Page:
When Ryan Conbeer reveals his role model is Shane Williams, it all starts to make sense in terms of the way he plays the game.
The young Scarlets winger has been lighting up the BKT United Rugby Championship this season and there have been definite shades of the Great Entertainer in his exploits.
Like Wales’ all-time record try-scorer, Conbeer knows his way to the whitewash, as he showed again last weekend with a well-taken double against the DHL Stormers in Cape Town. He also has Williams’ ability to leave opponents grasping at thin air with his dazzling feet.
The 23-year-old is joint top in the BKT URC for clean breaks (12), level with Edinburgh’s Darcy Graham and the Bulls’ David Kriel, while he is second in terms of defenders beaten (21), just one behind fellow wing Graham. He’s also fourth overall when it comes to metres run (400).
So he’s certainly making his mark in Shane-style, with people increasingly talking about him as a Wales squad contender, which would see him following in the twinkling footsteps of his rugby hero.
“Shane Williams was my idol when I was growing up,” says the 5ft 10ins Conbeer.
“I was always watching him. He obviously wasn’t the biggest of players and neither am I. With his ability to beat people and his speed, I just picked things up off him when I was growing up.”
Born in Saundersfoot, Pembrokeshire, Conbeer started out with Tenby RFC at around eight years old and then switched to Narberth RFC before linking up with the Scarlets Academy as a teenager.
He made his regional debut against Bath in the Anglo-Welsh Cup in November 2016, aged just 17, going on to mark his PRO14 debut with a stunning solo try against Ulster at the start of the following season. He played in three successive World Championships for Wales U20s and is increasingly fulfilling the potential that saw him win all those age-grade caps.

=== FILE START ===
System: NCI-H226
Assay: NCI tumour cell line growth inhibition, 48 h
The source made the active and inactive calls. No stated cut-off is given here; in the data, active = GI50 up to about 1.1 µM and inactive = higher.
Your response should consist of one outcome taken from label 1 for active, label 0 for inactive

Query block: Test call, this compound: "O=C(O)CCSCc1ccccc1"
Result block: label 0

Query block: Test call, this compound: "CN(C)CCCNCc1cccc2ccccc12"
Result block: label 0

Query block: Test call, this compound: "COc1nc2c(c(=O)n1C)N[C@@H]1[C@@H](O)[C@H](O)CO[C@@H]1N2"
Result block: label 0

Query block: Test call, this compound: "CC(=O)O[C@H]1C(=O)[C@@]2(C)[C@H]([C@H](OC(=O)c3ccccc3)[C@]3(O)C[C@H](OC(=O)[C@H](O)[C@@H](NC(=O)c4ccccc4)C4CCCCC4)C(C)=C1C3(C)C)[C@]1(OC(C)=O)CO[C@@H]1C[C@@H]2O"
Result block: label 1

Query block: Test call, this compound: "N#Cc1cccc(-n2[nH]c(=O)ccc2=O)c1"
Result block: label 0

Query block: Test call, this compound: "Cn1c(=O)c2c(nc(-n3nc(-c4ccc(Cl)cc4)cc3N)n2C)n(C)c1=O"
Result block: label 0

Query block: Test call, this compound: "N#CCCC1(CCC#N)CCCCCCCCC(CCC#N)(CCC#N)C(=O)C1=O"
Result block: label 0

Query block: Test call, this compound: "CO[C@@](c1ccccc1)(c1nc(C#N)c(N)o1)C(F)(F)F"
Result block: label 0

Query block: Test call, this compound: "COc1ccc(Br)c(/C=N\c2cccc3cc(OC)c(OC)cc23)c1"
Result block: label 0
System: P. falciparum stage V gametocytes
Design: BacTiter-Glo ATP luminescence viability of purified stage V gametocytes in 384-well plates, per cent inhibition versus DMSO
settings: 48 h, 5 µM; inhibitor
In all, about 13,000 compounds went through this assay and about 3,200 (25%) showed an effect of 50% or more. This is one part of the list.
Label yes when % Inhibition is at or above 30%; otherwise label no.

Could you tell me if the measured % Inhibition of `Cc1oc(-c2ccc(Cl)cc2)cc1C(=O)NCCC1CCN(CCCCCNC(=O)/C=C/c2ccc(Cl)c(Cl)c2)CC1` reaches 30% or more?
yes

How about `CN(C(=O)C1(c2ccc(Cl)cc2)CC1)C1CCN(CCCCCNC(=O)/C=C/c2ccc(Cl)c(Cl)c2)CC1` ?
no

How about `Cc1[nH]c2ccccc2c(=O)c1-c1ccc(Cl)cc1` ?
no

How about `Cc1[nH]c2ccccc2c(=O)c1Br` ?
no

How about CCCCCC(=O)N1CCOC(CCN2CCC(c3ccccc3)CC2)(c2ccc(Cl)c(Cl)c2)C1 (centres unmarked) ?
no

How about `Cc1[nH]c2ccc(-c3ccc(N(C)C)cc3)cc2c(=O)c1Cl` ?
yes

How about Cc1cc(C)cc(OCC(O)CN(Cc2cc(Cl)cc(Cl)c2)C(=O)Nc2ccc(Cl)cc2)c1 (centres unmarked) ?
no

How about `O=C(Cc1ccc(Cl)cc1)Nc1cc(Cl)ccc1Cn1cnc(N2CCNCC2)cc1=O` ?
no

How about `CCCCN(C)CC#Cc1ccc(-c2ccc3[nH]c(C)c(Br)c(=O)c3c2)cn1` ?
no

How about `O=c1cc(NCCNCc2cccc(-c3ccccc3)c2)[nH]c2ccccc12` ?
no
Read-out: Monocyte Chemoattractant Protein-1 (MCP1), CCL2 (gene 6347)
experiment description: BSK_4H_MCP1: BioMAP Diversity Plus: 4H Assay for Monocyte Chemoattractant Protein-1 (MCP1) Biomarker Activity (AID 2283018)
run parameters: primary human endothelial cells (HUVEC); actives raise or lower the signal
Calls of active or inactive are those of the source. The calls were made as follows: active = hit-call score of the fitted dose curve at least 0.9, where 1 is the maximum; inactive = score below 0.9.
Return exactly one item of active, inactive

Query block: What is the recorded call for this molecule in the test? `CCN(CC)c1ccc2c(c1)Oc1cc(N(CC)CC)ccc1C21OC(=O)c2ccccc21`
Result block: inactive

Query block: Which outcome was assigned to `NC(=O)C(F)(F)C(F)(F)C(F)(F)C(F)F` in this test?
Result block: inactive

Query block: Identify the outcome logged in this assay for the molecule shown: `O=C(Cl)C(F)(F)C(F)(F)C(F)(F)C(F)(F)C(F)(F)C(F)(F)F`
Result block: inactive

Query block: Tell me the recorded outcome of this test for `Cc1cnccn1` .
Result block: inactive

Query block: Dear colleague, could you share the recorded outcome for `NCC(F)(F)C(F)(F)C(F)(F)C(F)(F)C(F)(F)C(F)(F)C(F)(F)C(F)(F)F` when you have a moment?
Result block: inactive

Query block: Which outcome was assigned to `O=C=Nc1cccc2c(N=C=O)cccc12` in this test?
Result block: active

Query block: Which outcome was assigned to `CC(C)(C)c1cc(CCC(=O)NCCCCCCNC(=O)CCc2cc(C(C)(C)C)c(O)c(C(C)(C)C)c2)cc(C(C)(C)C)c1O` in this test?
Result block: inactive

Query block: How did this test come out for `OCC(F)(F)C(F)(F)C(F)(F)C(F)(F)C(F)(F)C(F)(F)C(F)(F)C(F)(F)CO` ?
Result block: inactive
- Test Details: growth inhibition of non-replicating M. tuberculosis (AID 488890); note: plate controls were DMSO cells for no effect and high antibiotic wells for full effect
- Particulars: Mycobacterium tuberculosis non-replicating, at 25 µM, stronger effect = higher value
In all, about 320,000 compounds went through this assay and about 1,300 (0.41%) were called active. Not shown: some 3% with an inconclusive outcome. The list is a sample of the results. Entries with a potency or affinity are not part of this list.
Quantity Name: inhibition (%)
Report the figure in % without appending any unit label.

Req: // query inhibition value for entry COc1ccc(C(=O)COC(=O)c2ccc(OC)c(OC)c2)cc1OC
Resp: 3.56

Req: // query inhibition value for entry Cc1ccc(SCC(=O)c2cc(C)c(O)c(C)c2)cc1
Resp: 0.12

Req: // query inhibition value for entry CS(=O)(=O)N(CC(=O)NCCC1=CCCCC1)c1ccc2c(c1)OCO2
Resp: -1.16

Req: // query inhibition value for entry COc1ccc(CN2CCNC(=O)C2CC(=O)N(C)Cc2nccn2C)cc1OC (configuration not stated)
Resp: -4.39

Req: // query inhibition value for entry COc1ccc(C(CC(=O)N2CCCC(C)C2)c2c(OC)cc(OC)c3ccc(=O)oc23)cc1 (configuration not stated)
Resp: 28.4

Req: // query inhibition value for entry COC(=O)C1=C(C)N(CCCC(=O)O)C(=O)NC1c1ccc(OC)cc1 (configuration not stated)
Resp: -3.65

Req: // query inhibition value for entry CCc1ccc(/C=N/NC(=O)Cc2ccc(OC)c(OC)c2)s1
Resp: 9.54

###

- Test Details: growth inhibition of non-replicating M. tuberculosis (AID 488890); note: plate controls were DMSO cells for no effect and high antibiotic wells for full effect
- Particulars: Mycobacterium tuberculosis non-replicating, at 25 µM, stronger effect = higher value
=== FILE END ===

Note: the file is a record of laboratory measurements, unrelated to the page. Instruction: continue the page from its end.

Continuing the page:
Over the last year or so, he has established himself as a regular in the Scarlets side, consistently demonstrating that priceless ability to breach the defensive line. He is the classic case of someone who could step you in a phone box.
“As a winger, a lot of the time you get one v ones, so you obviously have to try and beat the defender and deliver go-forward ball on the edge. We do a lot of work on that in training, with attacking drills,” he said.
“It’s amazing having people like Jonathan Davies and Scott Williams playing inside me. They are always happy to help us young boys with anything we can improve on. It is good, especially with their experience.”
Conbeer’s head coach Dwayne Peel is a big admirer. Outlining the winger’s strengths, the former Wales and Lions scrum-half said: “He can beat people, that’s his biggest plus for me.
“My conversation with him before every game is just get the ball in your hands and try and beat people. That’s what he is good at, while he’s obviously got good wheels.
“He’s working hard on his aerial game and defensively he’s improved as well. He comes alive when there is contact and collisions. He’s really explosive, with a low centre of gravity.
“He’s a good professional and applies himself really well. In the last year, he’s got himself really fit and lean. When he first came on the scene, he was a bit heavier and his repeatability probably suffered as a result of that.
“But he’s worked hard on his conditioning and now every time he’s got the ball in his hands I am expecting him to beat people and make breaks. I am a big fan of his. He is getting better and better.”
Next up for Conbeer and the Scarlets is Sunday’s BKT URC clash with the Emirates Lions in Johannesburg, as they look to bounce back from last weekend’s 36-19 defeat at the hands of the DHL Stormers.